The fourth and final strategy was to exploit speculation's ability to create phantom wealth. By unleashing the dogs of speculation via a vast expansion of credit, leverage and proxies for actual capital, i.e. derivatives, advanced finance-based Capitalism enabled the expansion of serial speculative bubbles, each of which created the illusion of systemically rising wealth, and each of which led to a rise in consumption as the "winners" in the speculative game spent some of their gains.
Phantom wealth? Y'know, words are funny. People who write to convince will choose words that sound magical or mystical, words like "phantom wealth." It's not defined. I don't know what it is. Nobody knows what it is. Some people think they know what it is. But those people are looking at the world through rage-colored glasses.

It isn't phantom wealth or fake wealth. It is real wealth. If it wasn't real it would be easy to make the problem go away. But the thing is, some wealth creates output, and some wealth creates debt. Financial wealth creates debt.

The emphasis on finance, again.

This strategy has also run its course, as the public at last grasps that bubbles must burst and the aftermath damages everyone, not just those who gambled and lost.
The strategy has run its course. By proclamation, the end is near. It is the end of life as we know it. It is the inevitability view, again.

Nonsense. This is not economic analysis. This is a fetish for decline. A desire to make Marx true by calling for the end of life as we know it. This is worse than sad. This is dangerous stuff.

Two other essential conditions have also peaked: cheap energy and globalization, which opened vast new markets for both cheap labor and new consumption. As inflation explodes in China and its speculative credit-based bubbles burst, and as oil exporters increasingly consume their resources domestically, those drivers are now reversing.
Worse than sad.

Globalization is clearly part of the failed economic policy. The "peaking" or down-turn of globalization -- if that is the situation -- is part of the failure. It is not a cause of the failure. It *is* the failure.

Out on a limb, I would say the same about peak energy. Energy prices are going up like other key prices: Health care. Education. The things we value most. The things we think will keep us alive and help us get ahead in these troubled times.

The things we value most are the things that show the true extent of inflation.


Jazzbumpa said...

I agree with most of your quibbles, but I also recognize a great deal of underlying truth in the excerpts.

I think this dovetails rather nicely with my post yesterday.

I agree: tax rate changes and fiscal stimulus are distractions. Pawns. Inconsequential, ineffective tools. I agree.

Really? Why? Tax rate changes profoundly affect the distribution of wealth in a society. Fiscal Stimulus has been proven to be effective, both in the 30's and again most recently with the Obama stimulus - Rethug lies of ineffectiveness are the distraction.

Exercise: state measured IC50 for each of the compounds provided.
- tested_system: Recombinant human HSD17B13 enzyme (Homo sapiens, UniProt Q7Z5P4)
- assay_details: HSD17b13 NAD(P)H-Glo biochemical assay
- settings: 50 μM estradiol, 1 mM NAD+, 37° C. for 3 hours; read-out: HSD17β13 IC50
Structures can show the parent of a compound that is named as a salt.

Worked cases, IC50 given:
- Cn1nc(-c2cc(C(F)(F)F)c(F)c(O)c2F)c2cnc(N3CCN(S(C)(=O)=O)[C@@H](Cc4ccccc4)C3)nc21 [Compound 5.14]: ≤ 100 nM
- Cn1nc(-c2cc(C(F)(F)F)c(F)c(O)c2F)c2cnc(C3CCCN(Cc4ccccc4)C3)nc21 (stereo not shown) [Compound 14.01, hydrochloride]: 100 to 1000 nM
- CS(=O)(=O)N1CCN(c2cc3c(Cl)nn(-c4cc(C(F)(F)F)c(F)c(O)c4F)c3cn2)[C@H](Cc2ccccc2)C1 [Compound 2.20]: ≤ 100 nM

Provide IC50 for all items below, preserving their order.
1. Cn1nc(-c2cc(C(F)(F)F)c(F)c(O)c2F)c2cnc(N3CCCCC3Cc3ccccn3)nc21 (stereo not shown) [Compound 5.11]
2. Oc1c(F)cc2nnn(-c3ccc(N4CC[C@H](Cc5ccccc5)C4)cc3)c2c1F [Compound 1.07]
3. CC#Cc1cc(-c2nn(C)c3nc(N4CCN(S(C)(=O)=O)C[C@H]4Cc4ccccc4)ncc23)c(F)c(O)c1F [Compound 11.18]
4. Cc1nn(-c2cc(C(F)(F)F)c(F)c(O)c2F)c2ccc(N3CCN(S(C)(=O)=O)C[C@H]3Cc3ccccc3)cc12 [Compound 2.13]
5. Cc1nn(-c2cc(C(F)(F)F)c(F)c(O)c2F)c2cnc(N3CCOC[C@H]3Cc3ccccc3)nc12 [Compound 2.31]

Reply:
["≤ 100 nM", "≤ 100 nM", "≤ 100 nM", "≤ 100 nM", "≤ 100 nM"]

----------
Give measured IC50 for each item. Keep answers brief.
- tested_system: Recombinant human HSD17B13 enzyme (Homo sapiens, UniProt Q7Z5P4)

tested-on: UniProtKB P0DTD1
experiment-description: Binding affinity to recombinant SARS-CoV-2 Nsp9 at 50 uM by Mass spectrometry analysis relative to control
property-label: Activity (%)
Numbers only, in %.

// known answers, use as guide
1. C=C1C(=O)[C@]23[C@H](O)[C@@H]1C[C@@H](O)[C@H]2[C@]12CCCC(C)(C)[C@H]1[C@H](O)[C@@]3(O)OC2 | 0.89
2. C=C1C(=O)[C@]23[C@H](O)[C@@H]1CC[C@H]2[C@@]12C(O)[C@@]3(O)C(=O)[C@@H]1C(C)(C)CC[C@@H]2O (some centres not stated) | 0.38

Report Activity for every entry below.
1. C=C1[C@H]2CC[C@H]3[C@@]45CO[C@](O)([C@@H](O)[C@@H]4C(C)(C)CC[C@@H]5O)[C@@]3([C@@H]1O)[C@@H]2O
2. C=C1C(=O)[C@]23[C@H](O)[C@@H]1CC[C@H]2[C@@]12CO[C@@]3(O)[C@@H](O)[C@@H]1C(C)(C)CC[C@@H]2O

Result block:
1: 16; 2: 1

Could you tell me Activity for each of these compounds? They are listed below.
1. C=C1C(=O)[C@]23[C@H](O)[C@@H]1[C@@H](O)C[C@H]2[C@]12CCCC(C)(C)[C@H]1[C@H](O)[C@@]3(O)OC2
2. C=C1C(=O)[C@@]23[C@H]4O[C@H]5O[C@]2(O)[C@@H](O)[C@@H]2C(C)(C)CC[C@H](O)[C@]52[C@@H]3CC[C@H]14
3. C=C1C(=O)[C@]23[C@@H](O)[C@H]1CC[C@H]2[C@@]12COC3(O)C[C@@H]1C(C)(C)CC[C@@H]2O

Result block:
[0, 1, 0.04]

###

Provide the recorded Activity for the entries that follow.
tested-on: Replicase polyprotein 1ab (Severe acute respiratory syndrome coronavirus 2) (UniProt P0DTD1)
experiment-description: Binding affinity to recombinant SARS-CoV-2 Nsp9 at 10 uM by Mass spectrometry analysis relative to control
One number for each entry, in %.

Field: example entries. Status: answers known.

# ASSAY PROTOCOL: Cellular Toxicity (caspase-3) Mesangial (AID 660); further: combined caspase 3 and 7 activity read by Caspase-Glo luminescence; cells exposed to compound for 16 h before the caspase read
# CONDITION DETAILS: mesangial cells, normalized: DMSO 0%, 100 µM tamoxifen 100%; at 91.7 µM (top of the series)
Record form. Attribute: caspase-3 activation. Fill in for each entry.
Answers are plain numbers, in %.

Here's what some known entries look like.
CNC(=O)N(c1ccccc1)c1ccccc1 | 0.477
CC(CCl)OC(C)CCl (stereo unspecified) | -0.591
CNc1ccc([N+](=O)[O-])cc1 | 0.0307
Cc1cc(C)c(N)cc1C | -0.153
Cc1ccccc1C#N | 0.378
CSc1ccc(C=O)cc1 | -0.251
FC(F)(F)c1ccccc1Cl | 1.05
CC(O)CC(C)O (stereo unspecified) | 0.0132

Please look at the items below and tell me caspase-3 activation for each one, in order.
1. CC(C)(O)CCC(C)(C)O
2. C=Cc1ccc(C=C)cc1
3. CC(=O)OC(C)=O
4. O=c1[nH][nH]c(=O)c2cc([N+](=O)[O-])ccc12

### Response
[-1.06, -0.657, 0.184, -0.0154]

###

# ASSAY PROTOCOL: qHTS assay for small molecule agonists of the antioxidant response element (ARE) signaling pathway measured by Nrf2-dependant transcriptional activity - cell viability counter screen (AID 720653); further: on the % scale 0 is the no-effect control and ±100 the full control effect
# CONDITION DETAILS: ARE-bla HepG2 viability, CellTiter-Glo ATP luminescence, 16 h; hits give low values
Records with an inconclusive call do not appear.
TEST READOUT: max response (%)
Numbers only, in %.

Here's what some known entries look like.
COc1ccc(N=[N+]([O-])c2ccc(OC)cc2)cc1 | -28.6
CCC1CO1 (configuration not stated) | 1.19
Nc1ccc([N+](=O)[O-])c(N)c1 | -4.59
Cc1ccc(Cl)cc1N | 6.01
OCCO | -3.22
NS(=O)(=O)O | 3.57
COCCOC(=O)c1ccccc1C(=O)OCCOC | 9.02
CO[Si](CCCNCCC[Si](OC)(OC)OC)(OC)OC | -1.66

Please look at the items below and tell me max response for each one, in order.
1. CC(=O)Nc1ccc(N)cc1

Huh. I am also "light on blaming the rich".

Again, why? The stagnation of the economy and increasing wealth disparity are closely correlated - historically, and again now.

Forced redistribution downward, using tax policy, regulation, and strong collective bargaining gave us the golden age. Abandoning all those things gave us the great stagnation. Looks pretty straight-forward to me.


jbpeebles said...

I wonder how much of our problems are founded in the limitations of the field of economics. Economics is far more vague then the economists would like. When things go wrong with the capitalist model, we look for logical causes but use the wrong tools and methodologies, so how can we correct what ills it?

The quantity of labor is too high, especially with minimum wage, unemployment insurance, and other burdens associated with hiring people. In a supposedly endless population growth, we constantly need to put people to work and periodic retraining on a massive scale is vital. Labor resources need to redeploy.

If the deregulation mantra were true, we'd see a lot more business activity rather than accentuating the peaks and valleys like Kondratieff said it would every 70 years or so. Trying to sustain a business cycle may be impossible, especially if Greenspan's (perhaps BOB deserves the addition of a "G") free money created artificial, and unsustainable, demand.

Peak oil and the scarcity of resources crimps demand and growth. We now consume 70% of our oil from abroad. Toss in our insatiable appetite for imports and you have a massive outgoing cash flow.

Then there's too much G, making Keynesianism only work if it's of a scale beyond our comprehension. Then the debt will be un-repayable (sshhh--it is already.)

I think the Fed like the unemployment, what George Ure calls "the deflation monster." (Sept. 14th post)

David Rosenberg is calling this a "modern-day depression" as opposed to a traditional one. See him in the Financial Post article here.

I like staying on this theme that:

1) policymakers are fighting the last economic crisis, using the same tools that worked last time to address this challenge (just like we fight this war just like the last war)

2) population trends will reduce economic growth in the developed world

3) US manufacturing has been gutted due to unfair globalization, destroying middle class jobs

At some point those who know why the system has failed have a moral obligation to let people know they need to mobilize themselves poltiically. This is real Marxism, as he knew economic realities paint political priorities. In his view, it's the owners at the top of the capitalist economic pyramid who use political power to enrich the owners of the means of production.